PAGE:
Table 5. Results of the fourth exercise assessing the performance of the Biotox-Piratox laboratory network: identification of Burkholderia thailandensis, France, 2011
As expected, the second part of this exercise was more difficult. Only one third of the laboratories gave a correct result (Table 6). These nine laboratories identified both the plasmid pXO1 cloned in a strain of E. coli and the modified vaccine strain of Y. pestis. The results of the other laboratories were incomplete or wrong. Once it is grown, the strain of Y. pestis can be identified either by a phenotypic method, by a molecular method or by mass spectrometry. Among the phenotypic methods, the rhamnose test allowed to differentiate this modified Y. pestis isolate from Y. pseudotuberculosis. As in the third exercise, it was not possible to distinguish the two Yersinia species, neither by molecular methods, nor by mass spectrometry or sequencing.
Table 6. Results of the fourth exercise assessing the performance of the Biotox-Piratox laboratory network: detection of Yersinia pestis (vaccine strain modified) and pXO1 in Escherichia coli in a mix of microorganisms, France, 2011
The main challenge of these exercises, as also performed by the Laboratory Response Netwok (LRN) in the US , was to assess the capacity and competence of Level 2 laboratories through relevant exercises involving unknown samples within the framework of the national regulation applied to microorganisms of Class III . Several lessons can be learnt concerning the organisation and the implementation of the exercises, and the methods and techniques that should be used by Level 2 laboratories.
For each exercise, getting the authorisations for transportation and delivery to all laboratories was a long process which required continuous liaison between the Ministry of Health, the French regulatory authority (ANSM) and the organisers. Although all participants agreed that the regulations need to be strict, they were of the opinion that the administrative procedures should be simplified for such exercises. As laboratory exercises on biological threat agents are important with a view to biodefense, exercises and proficiency tests should be integrated in the national regulations. Moreover, as no other European country runs such exercises, it would be worth implementing them under the auspices of European governments.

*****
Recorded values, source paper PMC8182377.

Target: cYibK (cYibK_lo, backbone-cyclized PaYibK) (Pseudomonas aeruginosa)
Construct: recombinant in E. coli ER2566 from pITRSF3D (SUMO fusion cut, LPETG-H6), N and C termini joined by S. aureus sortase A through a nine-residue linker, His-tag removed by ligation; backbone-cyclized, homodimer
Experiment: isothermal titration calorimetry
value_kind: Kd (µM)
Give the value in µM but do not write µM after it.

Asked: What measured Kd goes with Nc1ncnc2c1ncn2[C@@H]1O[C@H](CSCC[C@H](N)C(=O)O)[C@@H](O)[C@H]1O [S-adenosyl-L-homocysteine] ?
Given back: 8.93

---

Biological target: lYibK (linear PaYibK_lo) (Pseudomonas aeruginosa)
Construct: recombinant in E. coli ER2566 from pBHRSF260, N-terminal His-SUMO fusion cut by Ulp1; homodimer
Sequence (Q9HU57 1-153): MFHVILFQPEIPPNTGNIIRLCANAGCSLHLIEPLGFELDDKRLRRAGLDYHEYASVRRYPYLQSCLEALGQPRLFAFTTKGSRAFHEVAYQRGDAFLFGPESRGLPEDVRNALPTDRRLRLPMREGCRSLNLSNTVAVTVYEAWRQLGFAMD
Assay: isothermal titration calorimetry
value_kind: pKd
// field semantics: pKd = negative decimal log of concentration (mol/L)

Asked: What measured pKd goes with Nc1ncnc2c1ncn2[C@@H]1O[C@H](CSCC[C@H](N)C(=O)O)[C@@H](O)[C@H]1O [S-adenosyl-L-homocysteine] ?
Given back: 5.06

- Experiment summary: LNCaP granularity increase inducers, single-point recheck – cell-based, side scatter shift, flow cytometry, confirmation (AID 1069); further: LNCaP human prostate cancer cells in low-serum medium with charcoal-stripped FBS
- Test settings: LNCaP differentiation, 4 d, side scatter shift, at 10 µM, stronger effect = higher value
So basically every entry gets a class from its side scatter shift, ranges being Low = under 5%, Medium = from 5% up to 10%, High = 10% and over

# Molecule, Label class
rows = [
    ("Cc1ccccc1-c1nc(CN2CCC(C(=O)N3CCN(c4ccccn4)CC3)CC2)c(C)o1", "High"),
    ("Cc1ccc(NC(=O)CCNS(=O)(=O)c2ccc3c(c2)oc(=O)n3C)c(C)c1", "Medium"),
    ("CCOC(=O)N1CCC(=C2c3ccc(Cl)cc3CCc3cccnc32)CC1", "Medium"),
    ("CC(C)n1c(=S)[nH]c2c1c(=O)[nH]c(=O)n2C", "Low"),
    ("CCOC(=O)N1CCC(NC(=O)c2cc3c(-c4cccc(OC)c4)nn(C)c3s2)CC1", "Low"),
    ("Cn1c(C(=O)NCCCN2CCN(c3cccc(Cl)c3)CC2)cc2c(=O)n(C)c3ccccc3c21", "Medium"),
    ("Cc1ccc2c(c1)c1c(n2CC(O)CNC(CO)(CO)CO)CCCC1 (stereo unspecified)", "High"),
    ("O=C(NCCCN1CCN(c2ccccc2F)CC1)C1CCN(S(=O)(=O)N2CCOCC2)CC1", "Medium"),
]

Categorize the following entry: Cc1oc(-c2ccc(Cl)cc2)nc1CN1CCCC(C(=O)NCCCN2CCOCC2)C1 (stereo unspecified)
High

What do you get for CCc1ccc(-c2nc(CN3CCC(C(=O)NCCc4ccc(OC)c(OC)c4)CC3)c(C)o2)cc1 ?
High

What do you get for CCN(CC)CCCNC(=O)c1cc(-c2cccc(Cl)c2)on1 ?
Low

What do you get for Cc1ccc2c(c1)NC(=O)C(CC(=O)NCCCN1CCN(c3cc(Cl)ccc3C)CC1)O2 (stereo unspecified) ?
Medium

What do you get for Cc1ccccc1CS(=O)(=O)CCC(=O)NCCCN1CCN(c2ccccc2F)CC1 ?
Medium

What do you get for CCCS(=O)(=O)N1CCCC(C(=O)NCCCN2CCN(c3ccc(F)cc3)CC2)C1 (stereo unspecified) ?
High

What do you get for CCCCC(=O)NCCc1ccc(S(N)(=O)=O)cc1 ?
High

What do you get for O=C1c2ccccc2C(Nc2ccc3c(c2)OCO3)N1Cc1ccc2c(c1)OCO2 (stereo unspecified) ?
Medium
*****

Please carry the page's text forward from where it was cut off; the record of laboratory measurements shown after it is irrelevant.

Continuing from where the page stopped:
Since 2002, participating university hospitals have used the same molecular methods with the same primers and probes, the same PCR material, equipment and positive controls. Equipment of military hospital laboratories was different from that used in university hospitals, but all military hospitals used the same equipment, the same primers and probes, and followed similar methodologies which made it possible to ensure coherent results, while non-hospital laboratories (mainly those dedicated to environmental and veterinary samples) showed a larger disparity in the methods and, therefore, in the results. However, the general disparity in the extraction methods (type of protocols and commercial extraction kits, manual or automated methods) has to be underlined.
All methods used to identify bacteria were appropriate for identification at genus and species level, but identification of the species is not sufficient to the government or health authorities to make a decision. Antibiotic susceptibility testing results are important to validate the treatment and implement a public health strategy for antimicrobial treatment and prophylaxis management. Two classes of antibiotics have to be tested because they are recommended as first line therapy or prophylaxis in the event of a biological threat: fluoroquinolones and doxycycline. The minimal inhibitory concentration can easily be determined by the E-test method [12-13]. During the exercises, antibiotic susceptibility results were not obtained systematically from the participants. Consequently, the Scientific Advisory Committee of the Biotox-Piratox laboratory network recommends determining minimal inhibitory concentrations for field and environmental laboratories. If this technique is not available in some environmental laboratories, attention is drawn on the importance of rapidly sending the isolate to a hospital laboratory.